Posts Tagged ‘ Justification ’

Trent and the Gospel: A Reply to Tim Challies

May 7th, 2014 | By | Category: Blog Posts

On April 16, Tim Challies, a Reformed pastor at Grace Fellowship Church in Toronto, Ontario, and co-founder of Cruciform Press, published a post titled “The False Teachers: Pope Francis.” That generated much discussion, as one might imagine. I responded to it in comment #335 of “Does the Bible Teach Sola Fide?” One of the criticisms […]

Did the Council of Trent Contradict the Second Council of Orange?

Sep 16th, 2012 | By | Category: Blog Posts

John Hendryx is a PCA member who studied at Reformed Theological Seminary and owns and edits, a well known Reformed website and online Reformed library and bookstore. He has posted an article claiming that the sixth session of the Council of Trent (AD 1547) is at odds with the Second Council of Orange (AD […]

Imputation and Paradigms: A Reply to Nicholas Batzig

Aug 3rd, 2012 | By | Category: Blog Posts

Nicholas Batzig is a graduate of Greenville Presbyterian Theological Seminary, and pastor of New Covenant Presbyterian Church (PCA) in Richmond Hill, Georgia. Nicholas and Anna Batzig Recently he wrote an article titled “The Justification of Imputation,” in which he provides an exegetical argument for the Protestant conception of justification by way of extra nos imputation. […]

St. Irenaeus on Justification

Jul 31st, 2012 | By | Category: Blog Posts

In most cases when St. Irenaeus comes up in Protestant-Catholic discussion, the focus is on the papacy, apostolic succession, or the relation of Scripture and Tradition. Here, however, I examine what St. Irenaeus has to say about justification. His teaching on this subject is ecumenically relevant not only because the doctrine of justification was at […]

A Reply To R.C. Sproul Regarding the Catholic Doctrines of Original Sin and Free Will

Jul 12th, 2012 | By | Category: Blog Posts

Ligonier recently posted a lecture by R.C. Sproul titled “A Divided Will?” in which Sproul sets out to present and criticize the Catholic doctrine of original sin and free will.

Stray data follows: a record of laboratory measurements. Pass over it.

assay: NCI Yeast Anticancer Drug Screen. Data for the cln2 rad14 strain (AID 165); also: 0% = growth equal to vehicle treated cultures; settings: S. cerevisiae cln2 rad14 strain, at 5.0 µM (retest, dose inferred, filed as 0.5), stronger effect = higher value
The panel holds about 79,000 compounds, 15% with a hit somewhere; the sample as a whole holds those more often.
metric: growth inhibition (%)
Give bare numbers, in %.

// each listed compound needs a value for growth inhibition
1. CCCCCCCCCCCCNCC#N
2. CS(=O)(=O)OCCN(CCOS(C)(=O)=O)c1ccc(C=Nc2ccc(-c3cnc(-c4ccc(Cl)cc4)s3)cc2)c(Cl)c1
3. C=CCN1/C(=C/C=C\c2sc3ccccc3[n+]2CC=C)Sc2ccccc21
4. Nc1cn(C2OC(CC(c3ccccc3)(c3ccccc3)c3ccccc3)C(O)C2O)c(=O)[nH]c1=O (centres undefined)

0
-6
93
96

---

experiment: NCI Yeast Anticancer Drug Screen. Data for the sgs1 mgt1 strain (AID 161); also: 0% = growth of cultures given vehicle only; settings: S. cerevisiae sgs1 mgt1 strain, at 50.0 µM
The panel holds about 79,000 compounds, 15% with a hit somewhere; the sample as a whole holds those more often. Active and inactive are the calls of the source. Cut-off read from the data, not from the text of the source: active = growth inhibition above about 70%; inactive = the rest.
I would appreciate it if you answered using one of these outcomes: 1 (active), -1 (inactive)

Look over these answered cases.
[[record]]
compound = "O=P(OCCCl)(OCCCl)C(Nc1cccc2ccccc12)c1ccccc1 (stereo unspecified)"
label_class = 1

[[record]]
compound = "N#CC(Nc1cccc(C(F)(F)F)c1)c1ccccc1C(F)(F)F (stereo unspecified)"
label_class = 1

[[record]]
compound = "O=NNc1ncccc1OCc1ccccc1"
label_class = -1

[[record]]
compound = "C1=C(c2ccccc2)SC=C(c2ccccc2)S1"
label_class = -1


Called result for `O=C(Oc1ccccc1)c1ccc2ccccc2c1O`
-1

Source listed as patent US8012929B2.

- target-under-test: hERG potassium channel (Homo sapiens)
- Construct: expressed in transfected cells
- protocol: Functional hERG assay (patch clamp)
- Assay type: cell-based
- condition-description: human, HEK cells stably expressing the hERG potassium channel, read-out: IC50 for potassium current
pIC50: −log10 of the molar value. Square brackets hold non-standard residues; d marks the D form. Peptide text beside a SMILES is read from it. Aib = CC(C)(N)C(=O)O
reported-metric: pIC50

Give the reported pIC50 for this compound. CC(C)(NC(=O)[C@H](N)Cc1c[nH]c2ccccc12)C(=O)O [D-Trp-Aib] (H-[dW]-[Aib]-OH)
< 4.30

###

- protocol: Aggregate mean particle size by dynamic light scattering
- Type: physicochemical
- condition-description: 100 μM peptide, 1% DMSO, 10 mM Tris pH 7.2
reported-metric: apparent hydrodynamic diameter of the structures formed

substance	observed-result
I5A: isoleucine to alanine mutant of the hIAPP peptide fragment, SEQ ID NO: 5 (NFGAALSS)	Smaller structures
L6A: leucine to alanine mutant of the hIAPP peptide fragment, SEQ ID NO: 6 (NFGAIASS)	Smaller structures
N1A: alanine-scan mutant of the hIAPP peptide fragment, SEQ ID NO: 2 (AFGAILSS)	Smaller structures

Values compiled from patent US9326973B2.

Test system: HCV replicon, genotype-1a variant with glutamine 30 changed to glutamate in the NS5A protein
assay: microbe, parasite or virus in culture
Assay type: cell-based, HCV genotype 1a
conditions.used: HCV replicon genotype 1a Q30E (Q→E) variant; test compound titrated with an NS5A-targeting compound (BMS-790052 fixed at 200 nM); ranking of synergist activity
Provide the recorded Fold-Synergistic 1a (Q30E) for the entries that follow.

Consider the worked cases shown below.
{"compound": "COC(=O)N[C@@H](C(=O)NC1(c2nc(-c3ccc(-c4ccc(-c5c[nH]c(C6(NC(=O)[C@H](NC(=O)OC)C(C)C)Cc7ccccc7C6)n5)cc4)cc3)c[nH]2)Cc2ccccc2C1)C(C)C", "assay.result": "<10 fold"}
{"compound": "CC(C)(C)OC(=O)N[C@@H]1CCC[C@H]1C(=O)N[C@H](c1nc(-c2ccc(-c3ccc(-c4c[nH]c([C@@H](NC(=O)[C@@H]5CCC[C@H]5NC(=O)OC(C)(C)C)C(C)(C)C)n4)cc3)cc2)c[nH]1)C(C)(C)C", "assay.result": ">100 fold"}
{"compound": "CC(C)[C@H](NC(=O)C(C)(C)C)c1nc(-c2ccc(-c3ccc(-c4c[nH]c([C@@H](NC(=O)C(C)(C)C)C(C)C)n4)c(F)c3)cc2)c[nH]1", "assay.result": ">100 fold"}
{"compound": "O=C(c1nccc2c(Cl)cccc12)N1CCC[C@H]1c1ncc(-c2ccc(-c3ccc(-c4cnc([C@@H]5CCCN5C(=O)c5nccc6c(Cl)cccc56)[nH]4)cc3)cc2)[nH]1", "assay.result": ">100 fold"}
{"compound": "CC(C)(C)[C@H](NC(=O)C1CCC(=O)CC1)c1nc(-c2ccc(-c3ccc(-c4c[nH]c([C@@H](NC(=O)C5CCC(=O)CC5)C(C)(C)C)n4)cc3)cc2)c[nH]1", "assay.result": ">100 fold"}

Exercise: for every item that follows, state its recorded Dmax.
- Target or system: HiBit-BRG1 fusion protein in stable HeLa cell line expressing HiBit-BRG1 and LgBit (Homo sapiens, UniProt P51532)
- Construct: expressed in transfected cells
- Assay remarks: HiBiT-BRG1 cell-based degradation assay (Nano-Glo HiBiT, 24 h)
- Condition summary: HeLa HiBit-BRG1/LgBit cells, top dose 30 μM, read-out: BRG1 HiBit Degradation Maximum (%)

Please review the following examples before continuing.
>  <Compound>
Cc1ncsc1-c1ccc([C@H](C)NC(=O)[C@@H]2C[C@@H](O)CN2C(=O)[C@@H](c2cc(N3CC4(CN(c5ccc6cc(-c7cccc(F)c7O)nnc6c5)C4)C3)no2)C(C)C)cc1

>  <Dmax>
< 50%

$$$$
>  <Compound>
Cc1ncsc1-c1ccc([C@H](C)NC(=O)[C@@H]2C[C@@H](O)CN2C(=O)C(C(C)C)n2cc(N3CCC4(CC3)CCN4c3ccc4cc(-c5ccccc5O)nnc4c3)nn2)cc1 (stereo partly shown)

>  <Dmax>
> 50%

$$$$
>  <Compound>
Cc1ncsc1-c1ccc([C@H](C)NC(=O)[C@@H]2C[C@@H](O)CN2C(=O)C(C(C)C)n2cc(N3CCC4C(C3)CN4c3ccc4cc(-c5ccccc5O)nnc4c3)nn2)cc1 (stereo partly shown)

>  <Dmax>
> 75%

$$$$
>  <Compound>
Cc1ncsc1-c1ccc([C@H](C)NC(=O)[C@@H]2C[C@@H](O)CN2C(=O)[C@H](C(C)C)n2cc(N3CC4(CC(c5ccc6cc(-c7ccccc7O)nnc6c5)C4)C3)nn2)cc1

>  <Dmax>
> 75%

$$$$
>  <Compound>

Tradition I and Sola Fide

Mar 6th, 2011 | By | Category: Featured Articles

Readers of this website are by now thoroughly familiar with Keith Mathison’s book The Shape of Sola Scriptura. His thesis has already received ample criticism (see articles by Cross & Judisch, Liccione, and Judisch), and I do not wish to add to that particular discussion. In this post, I would like instead to grant Mathison […]

The Catholic Perspective on Paul – a New Book

Nov 24th, 2010 | By | Category: Blog Posts

We ain’t gonna lie. Many of us on Called to Communion were drawn to the Catholic Church after we had reassessed the “salvation issue” through the lens of the “New Perspective on Paul.” Three years ago, a few friends of mine (including Sean Patrick of Called to Communion) were lamenting that there wasn’t a book […]

St. Clement of Rome: Soteriology and Ecclesiology

Nov 23rd, 2010 | By | Category: Blog Posts

Today, November 23, is the memorial of St. Clement I, pope and martyr. St. Clement was the third bishop of Rome, after St. Peter. He is known to us mostly through his famous letter to the Church at Corinth. Here I present a brief summary of what we know from later Fathers about St. Clement, […]

Bank Accounts and Justification

Aug 18th, 2010 | By | Category: Blog Posts

Recently a friend reminded me of a common Protestant analogy regarding salvation and merit. The analogy is that sinners have a ‘bank account’ wherewith to ‘pay’ for their eternal salvation. The problem is that man cannot possibly have enough in this account to pay the ‘amount due.’ Faith in Christ is equivalent to having a […]

δικαιόω: a morphological, lexical and historical analysis

Aug 16th, 2010 | By | Category: Blog Posts

The impetus for this brief post is Bryan’s recent response to Rose in the thread on St. Augustine on Law and Grace. Rose asks about the contention she has heard from Protestants that St. Augustine did not understand the meaning of δικαιόω (dikaiow), which means, according to the Protestants, to count righteous rather than to […]